A 2013 study found that kids do learn while they are still developing within the womb. However, the researchers are quick to stress out that when babies “learn,” what they are really doing is familiarizing themselves with something.
The researchers found that babies who had regularly heard a song in the womb appeared to relax when the same tune was played after the baby was delivered.
Music to stimulate baby in the womb
Photo by Amina Filkins
Between 50 and 60 dB is the typical noise level in the womb. The fetus’s ears start to develop in the third week of pregnancy, but they don’t begin to function until week 16.
Although we know that the embryo can actively listen by week 24, ultrasounds reveal that the fetus can hear and react to sound or music in the womb as early as week 16.
Pregnant women who experience high levels of stress can damage the development of the fetus. Both the expectant mother and the unborn kid are calmed by singing and music, which increases the likelihood that the child will be healthy as they grow up.
Music is another essential for bonding while pregnant. A lullaby or soothing tune encourages relaxation and bonding by releasing calming hormones into the placenta and throughout the body.
So baby listening to music in the womb will really be a good idea not just for mommy but also for the baby.
Doctors advise listening to simple music, but anything you enjoy is fine.
If you’re having difficulties locating some great music for your baby, there are lots of playlists made especially for pregnancy on music websites such as Spotify and Youtube. Some people focus on upbeat pop music, while others listen to music for meditation.
How to play music for a baby in the womb
Photo by Ron Lach
To reduce pregnancy stress, listen to the most relaxing song in the world
Boost your baby’s brain during your pregnancy with these tips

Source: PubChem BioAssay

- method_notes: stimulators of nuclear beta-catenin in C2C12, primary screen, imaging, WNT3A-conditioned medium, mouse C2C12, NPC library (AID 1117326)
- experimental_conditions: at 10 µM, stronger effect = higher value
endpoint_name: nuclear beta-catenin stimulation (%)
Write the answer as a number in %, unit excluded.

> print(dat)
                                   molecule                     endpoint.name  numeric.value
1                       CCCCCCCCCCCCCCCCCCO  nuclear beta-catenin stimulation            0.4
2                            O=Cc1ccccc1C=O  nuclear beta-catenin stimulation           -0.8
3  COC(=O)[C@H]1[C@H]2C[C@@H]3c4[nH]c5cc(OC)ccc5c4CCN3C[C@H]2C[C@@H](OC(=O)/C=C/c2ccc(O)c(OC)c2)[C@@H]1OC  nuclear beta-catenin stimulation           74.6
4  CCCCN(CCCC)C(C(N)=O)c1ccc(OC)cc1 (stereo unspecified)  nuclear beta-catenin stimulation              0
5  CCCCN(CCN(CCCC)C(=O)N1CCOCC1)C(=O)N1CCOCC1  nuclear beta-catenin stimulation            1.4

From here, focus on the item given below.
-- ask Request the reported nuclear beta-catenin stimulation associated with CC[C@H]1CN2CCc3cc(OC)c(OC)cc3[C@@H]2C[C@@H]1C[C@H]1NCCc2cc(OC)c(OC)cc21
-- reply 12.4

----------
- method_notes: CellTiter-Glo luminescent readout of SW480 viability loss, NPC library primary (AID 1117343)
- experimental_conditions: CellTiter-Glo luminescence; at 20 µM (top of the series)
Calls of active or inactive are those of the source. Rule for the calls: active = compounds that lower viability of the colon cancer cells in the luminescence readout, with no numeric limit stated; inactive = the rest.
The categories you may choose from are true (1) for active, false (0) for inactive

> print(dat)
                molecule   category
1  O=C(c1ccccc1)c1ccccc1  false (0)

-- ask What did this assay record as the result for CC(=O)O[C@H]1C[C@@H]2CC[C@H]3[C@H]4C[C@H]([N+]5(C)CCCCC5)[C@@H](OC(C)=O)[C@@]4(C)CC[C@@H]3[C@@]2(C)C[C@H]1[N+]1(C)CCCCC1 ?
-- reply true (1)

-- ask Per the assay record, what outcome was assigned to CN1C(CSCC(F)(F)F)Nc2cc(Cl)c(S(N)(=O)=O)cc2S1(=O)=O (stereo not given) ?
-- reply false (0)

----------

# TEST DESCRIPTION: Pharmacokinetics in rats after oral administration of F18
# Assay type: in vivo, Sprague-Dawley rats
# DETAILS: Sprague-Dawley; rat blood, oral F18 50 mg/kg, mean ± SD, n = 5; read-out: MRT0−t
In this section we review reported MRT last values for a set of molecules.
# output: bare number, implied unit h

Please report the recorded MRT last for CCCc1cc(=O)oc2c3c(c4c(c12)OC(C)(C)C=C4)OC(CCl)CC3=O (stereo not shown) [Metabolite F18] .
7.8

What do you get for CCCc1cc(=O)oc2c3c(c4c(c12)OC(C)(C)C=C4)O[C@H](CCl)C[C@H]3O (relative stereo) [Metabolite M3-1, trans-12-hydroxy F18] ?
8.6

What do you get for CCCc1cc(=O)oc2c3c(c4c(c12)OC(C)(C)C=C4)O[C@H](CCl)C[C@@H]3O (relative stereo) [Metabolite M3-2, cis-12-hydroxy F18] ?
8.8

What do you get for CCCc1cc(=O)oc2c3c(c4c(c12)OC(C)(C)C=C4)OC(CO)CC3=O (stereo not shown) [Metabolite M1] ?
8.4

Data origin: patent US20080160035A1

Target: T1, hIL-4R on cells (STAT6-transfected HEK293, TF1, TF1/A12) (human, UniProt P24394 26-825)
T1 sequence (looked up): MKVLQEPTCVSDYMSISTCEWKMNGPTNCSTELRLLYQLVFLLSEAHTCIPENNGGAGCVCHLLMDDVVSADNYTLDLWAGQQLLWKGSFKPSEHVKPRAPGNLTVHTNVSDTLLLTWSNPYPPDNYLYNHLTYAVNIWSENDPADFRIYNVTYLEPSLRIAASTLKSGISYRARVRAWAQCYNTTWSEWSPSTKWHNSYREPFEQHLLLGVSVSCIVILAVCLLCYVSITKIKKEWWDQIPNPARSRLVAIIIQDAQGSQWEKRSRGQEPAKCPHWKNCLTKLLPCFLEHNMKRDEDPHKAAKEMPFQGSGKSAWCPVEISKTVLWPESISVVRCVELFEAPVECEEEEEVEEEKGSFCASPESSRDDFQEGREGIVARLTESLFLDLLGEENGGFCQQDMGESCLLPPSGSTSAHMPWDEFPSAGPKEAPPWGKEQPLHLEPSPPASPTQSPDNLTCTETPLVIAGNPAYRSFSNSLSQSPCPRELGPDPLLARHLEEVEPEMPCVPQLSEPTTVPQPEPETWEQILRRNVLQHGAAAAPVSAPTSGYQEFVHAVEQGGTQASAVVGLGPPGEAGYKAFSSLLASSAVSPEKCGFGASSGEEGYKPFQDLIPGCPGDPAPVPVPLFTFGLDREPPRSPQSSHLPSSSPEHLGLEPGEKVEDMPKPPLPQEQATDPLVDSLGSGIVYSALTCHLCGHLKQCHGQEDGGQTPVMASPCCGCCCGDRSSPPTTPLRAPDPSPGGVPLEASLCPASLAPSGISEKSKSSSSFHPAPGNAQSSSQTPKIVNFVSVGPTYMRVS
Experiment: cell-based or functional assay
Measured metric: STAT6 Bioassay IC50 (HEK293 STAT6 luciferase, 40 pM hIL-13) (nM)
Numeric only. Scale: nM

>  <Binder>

Why do babies cry in the womb?
Music in the womb improves early brain development in the fetus because music activates neuron connections in the brain. The fetus’s brain is stimulated by music, which helps the development of its structural components.
Newborns may remember the music they heard while still within their mothers for up to four months after delivery, according to recent studies! So, for both the mother and the unborn kid, it is unquestionably a good idea to listen to music while expecting.
Here are some tips on how to play music for a baby in the womb:
- Don’t overdo it with the music – Just because you’ve read that it helps the fetus develop doesn’t mean you should play music nonstop when you’re pregnant. Do not use music to foster your child’s development; instead, listen to it for your own personal delight.
- Never place any audio equipment, including earphones, close to a pregnant woman.
- When listening to lower-frequency sounds, a sustained volume beyond 65 dB should be avoided. The mother’s body weakens the sound intensity the baby hears when noises are lower or deeper, but not as effective. A scary bass line could have a lot of volume and pulse.